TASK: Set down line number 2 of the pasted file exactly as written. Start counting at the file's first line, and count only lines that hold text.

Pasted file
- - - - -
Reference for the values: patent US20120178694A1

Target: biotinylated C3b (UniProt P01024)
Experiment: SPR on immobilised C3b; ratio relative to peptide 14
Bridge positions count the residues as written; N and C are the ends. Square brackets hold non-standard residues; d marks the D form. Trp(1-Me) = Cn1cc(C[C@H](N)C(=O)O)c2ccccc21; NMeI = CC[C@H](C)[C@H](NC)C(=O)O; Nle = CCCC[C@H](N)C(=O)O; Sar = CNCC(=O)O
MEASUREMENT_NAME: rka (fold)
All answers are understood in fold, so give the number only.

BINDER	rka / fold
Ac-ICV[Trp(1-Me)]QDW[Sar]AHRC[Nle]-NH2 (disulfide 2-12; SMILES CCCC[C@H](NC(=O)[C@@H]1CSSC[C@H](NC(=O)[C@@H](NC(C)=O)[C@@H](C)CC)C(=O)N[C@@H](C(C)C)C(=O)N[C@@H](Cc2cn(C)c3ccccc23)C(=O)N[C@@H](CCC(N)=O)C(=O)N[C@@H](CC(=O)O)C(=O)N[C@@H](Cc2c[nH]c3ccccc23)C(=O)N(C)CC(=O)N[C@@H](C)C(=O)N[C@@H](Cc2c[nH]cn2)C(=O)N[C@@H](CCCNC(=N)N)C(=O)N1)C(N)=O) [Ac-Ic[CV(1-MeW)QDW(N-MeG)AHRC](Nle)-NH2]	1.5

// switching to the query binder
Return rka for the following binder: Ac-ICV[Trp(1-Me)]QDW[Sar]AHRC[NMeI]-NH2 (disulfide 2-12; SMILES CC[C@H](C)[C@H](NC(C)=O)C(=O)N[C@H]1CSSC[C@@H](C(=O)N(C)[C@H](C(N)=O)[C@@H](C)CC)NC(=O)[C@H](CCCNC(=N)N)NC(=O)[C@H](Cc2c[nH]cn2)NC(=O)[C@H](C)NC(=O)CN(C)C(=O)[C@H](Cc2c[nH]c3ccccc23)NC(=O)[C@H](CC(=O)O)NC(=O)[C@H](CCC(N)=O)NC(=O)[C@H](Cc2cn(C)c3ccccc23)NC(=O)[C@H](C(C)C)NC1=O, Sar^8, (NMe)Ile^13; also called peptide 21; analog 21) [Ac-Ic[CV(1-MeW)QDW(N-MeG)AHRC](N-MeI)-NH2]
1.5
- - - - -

Target: biotinylated C3b (UniProt P01024)